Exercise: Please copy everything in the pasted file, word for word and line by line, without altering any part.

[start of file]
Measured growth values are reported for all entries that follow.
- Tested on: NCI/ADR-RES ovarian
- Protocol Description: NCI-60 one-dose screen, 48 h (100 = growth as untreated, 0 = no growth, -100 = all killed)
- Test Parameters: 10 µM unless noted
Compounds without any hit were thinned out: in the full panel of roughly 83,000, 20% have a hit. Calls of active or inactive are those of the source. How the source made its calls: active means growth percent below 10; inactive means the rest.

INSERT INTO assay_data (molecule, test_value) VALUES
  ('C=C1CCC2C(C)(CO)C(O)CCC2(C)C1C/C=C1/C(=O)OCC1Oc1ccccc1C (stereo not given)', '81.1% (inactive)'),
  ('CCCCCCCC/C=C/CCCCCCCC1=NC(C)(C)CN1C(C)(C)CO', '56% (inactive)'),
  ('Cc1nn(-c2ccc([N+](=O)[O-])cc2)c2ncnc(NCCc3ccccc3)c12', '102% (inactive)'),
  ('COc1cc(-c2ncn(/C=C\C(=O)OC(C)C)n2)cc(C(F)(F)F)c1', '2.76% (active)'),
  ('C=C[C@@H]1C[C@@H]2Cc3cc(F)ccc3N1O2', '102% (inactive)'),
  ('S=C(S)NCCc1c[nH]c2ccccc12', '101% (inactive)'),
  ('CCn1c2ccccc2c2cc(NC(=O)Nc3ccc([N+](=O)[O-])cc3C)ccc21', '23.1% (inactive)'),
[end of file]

Measured growth values are reported for all entries that follow.
- Tested on: NCI/ADR-RES ovarian
- Protocol Description: NCI-60 one-dose screen, 48 h (100 = growth as untreated, 0 = no growth, -100 = all killed)
- Test Parameters: 10 µM unless noted
Compounds without any hit were thinned out: in the full panel of roughly 83,000, 20% have a hit. Calls of active or inactive are those of the source. How the source made its calls: active means growth percent below 10; inactive means the rest.

INSERT INTO assay_data (molecule, test_value) VALUES
  ('C=C1CCC2C(C)(CO)C(O)CCC2(C)C1C/C=C1/C(=O)OCC1Oc1ccccc1C (stereo not given)', '81.1% (inactive)'),
  ('CCCCCCCC/C=C/CCCCCCCC1=NC(C)(C)CN1C(C)(C)CO', '56% (inactive)'),
  ('Cc1nn(-c2ccc([N+](=O)[O-])cc2)c2ncnc(NCCc3ccccc3)c12', '102% (inactive)'),
  ('COc1cc(-c2ncn(/C=C\C(=O)OC(C)C)n2)cc(C(F)(F)F)c1', '2.76% (active)'),
  ('C=C[C@@H]1C[C@@H]2Cc3cc(F)ccc3N1O2', '102% (inactive)'),
  ('S=C(S)NCCc1c[nH]c2ccccc12', '101% (inactive)'),
  ('CCn1c2ccccc2c2cc(NC(=O)Nc3ccc([N+](=O)[O-])cc3C)ccc21', '23.1% (inactive)'),